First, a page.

Summary: This is a sermon mainly designed to be used at Harvest in the UK which uses the harvest laws from Deut 24 to think about the God given responsibility that the "haves,", those with more than enough, have to the "have nots," those in real need.


"When you reap your harvest in your field and forget a sheaf in the field, you shall not go back to get it. It shall be for the sojourner, the fatherless, and the widow, that the Lord your God may bless you in all the work of your hands. When you beat your olive trees, you shall not go over them again. It shall be for the sojourner, the fatherless, and the widow. When you gather the grapes of your vineyard, you shall not strip it afterward. It shall be for the sojourner, the fatherless, and the widow. You shall remember that you were a slave in the land of Egypt; therefore I command you to do this." Deuteronomy 24:19-22


When asked what is their favourite book of the Bible very few people name the book of Deuteronomy as being at the top of their list. For us as 21st century Christians, Deuteronomy seems full of archaic, strange, and, irrelevant laws, designed for ancient Israel not our life in modern Europe. It's certainly true that the culture Deuteronomy was written for ended along time ago and is very different from our contemporary culture. Its also true that God's people today don't constitute a single nation as the Jews did in Israel thousands of years ago. Nevertheless, we'd be wrong to skip past Deuteronomy with it's detailed laws thinking it has no implications for us followers of Jesus in 2016.

Whilst the civil laws of the Old Testament such as those in Deuteronomy aren't binding on us as they were in ancient Israel we shouldn't ignore or dismiss them as irrelevant or unimportant because we can distill from them principles that have continuing implications for how we live our lives today as God's People.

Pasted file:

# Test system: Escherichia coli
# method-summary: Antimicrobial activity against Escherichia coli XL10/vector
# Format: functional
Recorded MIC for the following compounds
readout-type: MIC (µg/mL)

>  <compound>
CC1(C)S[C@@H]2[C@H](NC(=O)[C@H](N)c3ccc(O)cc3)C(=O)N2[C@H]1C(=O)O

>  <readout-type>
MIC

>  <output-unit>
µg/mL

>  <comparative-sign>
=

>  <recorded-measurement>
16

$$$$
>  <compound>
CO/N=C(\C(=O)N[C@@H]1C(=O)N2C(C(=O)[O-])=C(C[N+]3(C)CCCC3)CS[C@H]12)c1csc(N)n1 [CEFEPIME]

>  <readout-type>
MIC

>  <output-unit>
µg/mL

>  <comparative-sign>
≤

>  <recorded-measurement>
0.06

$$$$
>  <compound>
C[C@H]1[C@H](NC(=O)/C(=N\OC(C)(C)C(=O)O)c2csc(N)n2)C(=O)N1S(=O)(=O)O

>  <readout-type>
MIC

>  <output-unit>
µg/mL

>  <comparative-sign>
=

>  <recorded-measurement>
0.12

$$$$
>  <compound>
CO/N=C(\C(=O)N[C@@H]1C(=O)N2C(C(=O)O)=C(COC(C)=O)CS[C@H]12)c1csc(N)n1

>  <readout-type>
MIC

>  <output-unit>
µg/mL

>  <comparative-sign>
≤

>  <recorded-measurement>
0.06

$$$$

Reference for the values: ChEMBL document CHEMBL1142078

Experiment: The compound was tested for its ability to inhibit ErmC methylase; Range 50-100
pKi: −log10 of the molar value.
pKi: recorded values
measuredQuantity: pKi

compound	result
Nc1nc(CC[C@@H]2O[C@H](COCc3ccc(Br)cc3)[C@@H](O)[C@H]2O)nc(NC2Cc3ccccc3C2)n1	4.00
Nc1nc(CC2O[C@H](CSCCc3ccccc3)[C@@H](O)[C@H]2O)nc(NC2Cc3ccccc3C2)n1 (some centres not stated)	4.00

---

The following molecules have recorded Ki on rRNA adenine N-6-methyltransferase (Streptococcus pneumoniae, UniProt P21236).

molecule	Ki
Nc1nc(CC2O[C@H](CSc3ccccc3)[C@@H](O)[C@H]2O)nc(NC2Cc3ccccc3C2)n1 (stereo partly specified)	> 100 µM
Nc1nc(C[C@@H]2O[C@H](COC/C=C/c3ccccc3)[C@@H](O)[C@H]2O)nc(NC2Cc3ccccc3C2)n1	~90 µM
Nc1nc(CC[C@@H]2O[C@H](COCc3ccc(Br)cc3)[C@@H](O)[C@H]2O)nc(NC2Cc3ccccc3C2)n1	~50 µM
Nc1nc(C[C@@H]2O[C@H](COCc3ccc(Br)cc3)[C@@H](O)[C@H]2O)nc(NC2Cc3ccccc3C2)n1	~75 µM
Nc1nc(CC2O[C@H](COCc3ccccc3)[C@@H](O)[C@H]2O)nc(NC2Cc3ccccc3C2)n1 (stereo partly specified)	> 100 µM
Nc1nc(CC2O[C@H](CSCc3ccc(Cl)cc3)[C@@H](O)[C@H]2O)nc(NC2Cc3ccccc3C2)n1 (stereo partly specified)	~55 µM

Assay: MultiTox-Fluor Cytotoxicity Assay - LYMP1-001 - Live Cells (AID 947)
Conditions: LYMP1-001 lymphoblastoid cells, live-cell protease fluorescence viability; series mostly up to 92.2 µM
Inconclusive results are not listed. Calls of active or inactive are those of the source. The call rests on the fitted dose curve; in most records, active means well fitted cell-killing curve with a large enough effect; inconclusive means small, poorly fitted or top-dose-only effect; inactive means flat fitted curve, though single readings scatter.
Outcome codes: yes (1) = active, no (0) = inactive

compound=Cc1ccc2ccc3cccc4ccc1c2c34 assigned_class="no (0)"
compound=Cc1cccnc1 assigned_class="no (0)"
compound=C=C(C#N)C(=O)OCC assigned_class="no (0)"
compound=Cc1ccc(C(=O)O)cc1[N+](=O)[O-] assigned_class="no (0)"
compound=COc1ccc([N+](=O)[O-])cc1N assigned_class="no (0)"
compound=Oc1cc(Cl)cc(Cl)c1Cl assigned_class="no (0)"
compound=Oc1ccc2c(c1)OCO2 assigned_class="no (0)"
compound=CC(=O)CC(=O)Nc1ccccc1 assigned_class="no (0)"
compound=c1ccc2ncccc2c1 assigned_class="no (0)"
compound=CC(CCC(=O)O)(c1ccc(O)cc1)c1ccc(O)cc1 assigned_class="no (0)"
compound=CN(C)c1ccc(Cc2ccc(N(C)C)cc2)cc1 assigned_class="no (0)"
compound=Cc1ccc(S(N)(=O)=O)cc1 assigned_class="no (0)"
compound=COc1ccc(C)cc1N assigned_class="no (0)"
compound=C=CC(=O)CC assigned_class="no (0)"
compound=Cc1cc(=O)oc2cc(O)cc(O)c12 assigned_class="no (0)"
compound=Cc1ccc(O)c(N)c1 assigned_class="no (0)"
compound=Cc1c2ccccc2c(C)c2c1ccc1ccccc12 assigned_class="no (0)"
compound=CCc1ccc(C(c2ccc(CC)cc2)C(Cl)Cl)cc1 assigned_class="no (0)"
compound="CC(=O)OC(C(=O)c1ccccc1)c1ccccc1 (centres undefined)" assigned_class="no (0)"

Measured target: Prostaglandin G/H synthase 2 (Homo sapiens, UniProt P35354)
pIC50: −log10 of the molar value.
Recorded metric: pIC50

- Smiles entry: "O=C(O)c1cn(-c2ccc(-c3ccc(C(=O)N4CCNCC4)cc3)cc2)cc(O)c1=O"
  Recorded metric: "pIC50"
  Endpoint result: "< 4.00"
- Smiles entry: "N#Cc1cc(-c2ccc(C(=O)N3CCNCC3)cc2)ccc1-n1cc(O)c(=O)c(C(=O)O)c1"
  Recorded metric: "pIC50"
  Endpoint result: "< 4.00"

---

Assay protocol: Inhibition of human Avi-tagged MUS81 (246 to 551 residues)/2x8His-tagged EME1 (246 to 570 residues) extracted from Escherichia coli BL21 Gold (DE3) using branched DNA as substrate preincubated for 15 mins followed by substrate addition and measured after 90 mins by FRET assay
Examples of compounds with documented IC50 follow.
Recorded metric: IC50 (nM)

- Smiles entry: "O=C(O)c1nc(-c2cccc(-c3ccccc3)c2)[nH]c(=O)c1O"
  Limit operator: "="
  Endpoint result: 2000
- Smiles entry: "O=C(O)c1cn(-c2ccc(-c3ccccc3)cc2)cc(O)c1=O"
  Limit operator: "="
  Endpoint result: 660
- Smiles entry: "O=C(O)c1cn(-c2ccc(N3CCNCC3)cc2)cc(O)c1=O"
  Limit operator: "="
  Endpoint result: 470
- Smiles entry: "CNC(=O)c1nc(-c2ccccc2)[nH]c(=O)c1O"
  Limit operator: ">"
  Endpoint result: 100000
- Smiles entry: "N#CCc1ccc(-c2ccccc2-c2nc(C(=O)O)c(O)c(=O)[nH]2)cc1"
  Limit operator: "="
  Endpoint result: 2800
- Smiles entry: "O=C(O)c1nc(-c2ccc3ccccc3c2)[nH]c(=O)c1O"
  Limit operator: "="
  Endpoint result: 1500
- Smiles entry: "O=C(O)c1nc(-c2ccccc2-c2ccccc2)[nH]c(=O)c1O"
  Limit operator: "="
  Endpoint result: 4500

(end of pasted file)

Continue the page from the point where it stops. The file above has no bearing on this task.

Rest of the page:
Timothy Keller puts it like this

"We should be wary of simply saying, "These things don't apply any more," because the mosaic laws of social justice are grounded in God's character, and that never changes. God often tells the Israelites to lend to the poor without interest and to distribute goods to the needy and defend the fatherless, because "the LORD your God ... Defends the cause of the fatherless and widow, and loves the alien, giving him food and clothing" Deuteronomy 10:17-18. If this is true of God, we who believe in Him must always expressing it in our own practices, even if believers now live in a new stage in the history of God's redemption." Keller p22

So what implications might this ancient law about harvesting for us as people living thousands of years later and probably not involved in earning our living from farming? Chris Wright, an OT, expert says when trying to distill implications our aim should be "to preserve the objective while changing the context." In other words, we need to try and pinpoint the original intention of the law and then think about ways in which that original intention can be lived out by us as God's people now in our community and world.

It's clear as we read this passage that this law had implications for two groups of people in Ancient Israel.


The first group were the land owners, those who owned fields, olive groves and vineyards. These were what we might call "The Haves" of Ancient Israel, families who, especially at harvest time, had more than enough. These were the people who, to greater or lesser extent, were financially stable or well off and didn't really have to worry about where their next meal was going to come from.


The very opposite of these people were a group of people referred to three times in this short passage as, "sojourner, the fatherless, and the widow." The "sojourner" or "alien" was someone from another country living in Israel perhaps the word we would use to describe the same people in our culture would the "immigrant." When the OT refers to fatherless and widow it's doing more than describing people who have been bereaved. In the ancient world orphans and widows without fathers and husband were the people most likely to suffer injustice and economic hardship. So when the OT talks about "sojourner, the fatherless, and the widow." it's describing the "have nots" of that time, those at the bottom and on the margins of Israelite society. These were the people who lived close to the breadline who were most vulnerable to hunger and poverty.


At first reading these few verses just seem to encourage inefficient agriculture, the land owners weren't to harvest everything in their field they were to leave food behind, they weren't to go back over olive trees and vines to make sure they hadn't missed anything. The portion of the harvest that was left behind wasn't to be left to rot, instead we are told, "It shall be for the sojourner, the fatherless, and the widow."

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